I don’t know how people come up with this, but I’ve come two very interesting games that pick up topics you wouldn’t immediately think of. I haven’t played them yet, but I’m intrigued by the concepts.
Papers, Please! puts you into the shoes of an immigration officer at an airport of a fictional country. You have to examine visa applicants and finally granting or denying them entry. You earn money from how many people you correctly admit or reject. And you need the money to pay for your own expenses: rent, food, heating, medicine. Screw up and you won’t be able to afford them.
This puts you into a difficult spot. Your performance doesn’t only affect the live of the person you’re examining, but yours too. You learn that (surprisingly) You’re swayed between concern, duty, diligence, suspicion, courtesy and cynicism … and you get why border are no laughing matter. :/ I think the review on Arstechnica captures the feeling well.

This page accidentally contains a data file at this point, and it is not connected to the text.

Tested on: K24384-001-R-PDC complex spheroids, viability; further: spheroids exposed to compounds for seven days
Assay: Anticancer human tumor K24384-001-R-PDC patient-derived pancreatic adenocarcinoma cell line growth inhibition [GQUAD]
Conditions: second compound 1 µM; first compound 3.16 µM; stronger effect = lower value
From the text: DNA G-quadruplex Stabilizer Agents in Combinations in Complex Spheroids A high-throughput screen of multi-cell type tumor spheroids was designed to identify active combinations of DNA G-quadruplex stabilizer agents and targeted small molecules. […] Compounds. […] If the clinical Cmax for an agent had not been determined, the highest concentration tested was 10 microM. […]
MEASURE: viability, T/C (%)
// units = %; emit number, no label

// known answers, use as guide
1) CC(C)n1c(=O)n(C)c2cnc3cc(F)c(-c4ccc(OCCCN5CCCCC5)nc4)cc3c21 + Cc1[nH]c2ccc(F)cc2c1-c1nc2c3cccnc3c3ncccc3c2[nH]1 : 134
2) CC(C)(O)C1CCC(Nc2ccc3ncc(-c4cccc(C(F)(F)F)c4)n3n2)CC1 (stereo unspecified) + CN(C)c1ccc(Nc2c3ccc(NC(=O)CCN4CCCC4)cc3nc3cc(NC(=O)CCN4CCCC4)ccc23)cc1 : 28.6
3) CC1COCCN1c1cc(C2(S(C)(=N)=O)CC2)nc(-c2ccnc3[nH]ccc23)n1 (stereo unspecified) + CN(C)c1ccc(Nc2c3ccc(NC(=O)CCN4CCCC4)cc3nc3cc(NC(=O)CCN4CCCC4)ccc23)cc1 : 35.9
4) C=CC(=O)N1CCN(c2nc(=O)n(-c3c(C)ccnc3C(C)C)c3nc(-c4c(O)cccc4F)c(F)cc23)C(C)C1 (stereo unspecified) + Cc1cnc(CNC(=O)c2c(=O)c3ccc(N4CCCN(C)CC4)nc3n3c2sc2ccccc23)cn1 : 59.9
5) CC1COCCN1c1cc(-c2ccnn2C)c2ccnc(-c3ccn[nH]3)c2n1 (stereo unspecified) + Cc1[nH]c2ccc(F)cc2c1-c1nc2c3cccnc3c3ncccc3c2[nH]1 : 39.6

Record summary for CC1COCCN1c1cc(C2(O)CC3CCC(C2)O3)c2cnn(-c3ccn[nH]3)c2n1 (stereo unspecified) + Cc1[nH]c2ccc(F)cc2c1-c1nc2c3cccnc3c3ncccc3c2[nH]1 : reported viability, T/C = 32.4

In Blackbar is a different twist on puzzle games. You get to read mail between two fictional people with parts blacked out. Your task is to reconstruct the blacked-out parts. It’s as simple as that. You get drawn in into the story between the two and you need this context to deduce some of the parts. It feels creepy. :/ TUAW has a nice review of it.
Forensic Architeture is an interesting research project analyzing target sites of drone strikes from publicly available information. They remodel and reconstruct the architectural features of those sites and provide necessary context for human rights violation investigations carried out by UN Special Rapporteur on Counter-Terrorism and Human Rights (UNSRCT) Ben Emmerson.